As you pull into the parking area for the Natural Bridge Trail, you may notice construction going on at The Meeting House, which is actually the old Holly Springs Baptist Church, moved to this site in the 1970s. This fine old building is in the process of being upgraded, renovated and retrofitted to eventually become a visitors center for the Jocassee Gorges. Long-range plans call for construction of a larger facility that would house both State Park Service and DNR personnel to provide more in-depth interpretive information, along with dioramas and displays illustrating both the natural and cultural heritage of the Jocassee Gorges region.
Step one before you begin the hike is to get out of the car, take a deep breath and relax. The Natural Bridge Trail is an easy 1.5-mile walk, so you don't need to go busting off down the trail. Take a few minutes to check out the map at the trailhead sign board, immerse yourself in the surroundings, and pledge to slow down and take the time to pay attention to what is going on all around you. Spring is a wonderful time of year to be in the woods in the Carolina mountains. The early wildflowers are peaking, and songbirds are flitting about gathering food to rear their next generation. Deer, turkeys and bears are active this time of year. So stay alert and get ready to experience the world at two miles an hour.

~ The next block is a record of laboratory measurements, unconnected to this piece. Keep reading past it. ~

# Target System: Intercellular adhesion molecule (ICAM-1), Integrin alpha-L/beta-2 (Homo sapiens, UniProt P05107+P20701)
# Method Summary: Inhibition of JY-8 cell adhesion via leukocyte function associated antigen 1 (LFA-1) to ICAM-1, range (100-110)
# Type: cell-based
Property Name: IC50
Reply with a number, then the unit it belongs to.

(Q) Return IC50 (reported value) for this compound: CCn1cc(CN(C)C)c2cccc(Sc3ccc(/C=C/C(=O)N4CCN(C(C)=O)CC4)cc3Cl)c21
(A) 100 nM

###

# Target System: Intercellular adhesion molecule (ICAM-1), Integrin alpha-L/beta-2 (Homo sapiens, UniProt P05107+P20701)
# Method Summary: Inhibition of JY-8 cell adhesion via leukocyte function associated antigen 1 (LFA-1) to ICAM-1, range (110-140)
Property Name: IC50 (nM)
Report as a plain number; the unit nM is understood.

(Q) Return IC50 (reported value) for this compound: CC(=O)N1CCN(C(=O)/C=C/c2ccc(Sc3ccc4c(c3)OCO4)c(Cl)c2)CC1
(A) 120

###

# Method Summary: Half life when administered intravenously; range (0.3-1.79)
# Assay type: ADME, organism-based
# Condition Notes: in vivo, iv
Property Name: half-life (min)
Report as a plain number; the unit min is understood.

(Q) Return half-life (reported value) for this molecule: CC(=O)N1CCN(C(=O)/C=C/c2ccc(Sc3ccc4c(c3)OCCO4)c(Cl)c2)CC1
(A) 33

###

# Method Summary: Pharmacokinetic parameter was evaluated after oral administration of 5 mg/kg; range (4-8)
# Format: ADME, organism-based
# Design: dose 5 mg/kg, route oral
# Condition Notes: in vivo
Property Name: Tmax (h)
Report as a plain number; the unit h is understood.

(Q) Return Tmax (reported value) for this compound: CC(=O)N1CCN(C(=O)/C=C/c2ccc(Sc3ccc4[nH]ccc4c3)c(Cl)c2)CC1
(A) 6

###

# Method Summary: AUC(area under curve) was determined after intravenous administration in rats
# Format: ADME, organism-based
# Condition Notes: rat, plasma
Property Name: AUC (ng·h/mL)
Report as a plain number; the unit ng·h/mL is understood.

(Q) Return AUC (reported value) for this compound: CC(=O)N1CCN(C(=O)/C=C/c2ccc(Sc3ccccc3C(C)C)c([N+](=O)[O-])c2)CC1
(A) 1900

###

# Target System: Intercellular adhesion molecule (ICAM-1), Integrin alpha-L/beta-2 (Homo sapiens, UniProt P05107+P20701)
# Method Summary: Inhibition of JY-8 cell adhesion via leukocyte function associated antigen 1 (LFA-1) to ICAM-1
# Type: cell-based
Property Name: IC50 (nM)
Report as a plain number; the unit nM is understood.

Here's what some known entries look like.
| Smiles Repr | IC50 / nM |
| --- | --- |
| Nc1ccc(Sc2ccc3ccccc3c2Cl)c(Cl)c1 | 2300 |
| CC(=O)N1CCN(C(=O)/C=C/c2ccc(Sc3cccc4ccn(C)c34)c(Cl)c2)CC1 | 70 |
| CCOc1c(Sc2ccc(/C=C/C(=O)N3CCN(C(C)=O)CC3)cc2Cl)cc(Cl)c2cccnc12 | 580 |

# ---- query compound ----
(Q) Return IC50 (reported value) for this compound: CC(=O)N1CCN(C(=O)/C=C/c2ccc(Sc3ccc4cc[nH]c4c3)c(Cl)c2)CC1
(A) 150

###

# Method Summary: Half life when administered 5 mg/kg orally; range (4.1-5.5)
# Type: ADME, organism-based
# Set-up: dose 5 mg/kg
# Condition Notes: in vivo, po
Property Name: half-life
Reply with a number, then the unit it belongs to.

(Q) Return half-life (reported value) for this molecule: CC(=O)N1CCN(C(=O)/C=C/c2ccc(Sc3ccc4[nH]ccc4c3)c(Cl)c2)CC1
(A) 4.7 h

One of the most attractive features of the Natural Bridge Trail is that it forms a loop. In forty-five minutes, or an hour if you lollygag, you will end up back where you started, so there is no backtracking.
The first section of the trail is very typical of some of the high and dry ridges in the heart of the Jocassee Gorges property, mostly mixed pines and oaks. Blackjack oak, easily recognized by its waxy round-lobed leaves, may seem out of place up here in the mountains (it is more commonly associated with the midlands and piedmont), but there is one growing right near the trailhead and others scattered about.
For the next quarter-mile or so, the trail will stay up on a pretty level stretch along the top and south face of a ridge. It is mostly dominated by both Northern and Southern red oak, white oak, sparkleberry and, perhaps the most common shrub in the Carolina mountains, mountain laurel, or ivy, as it is known locally.
After the first 200 yards, notice the ivy thicket on the left slope. Notice also that very little else grows under its dense canopy. Ivy secretes a toxin from its roots that inhibits most herbaceous plants. On the trail edges, however, you will begin to see little clumps and clusters of galax and trailing arbutus. These will become even more prevalent as you progress along the trail.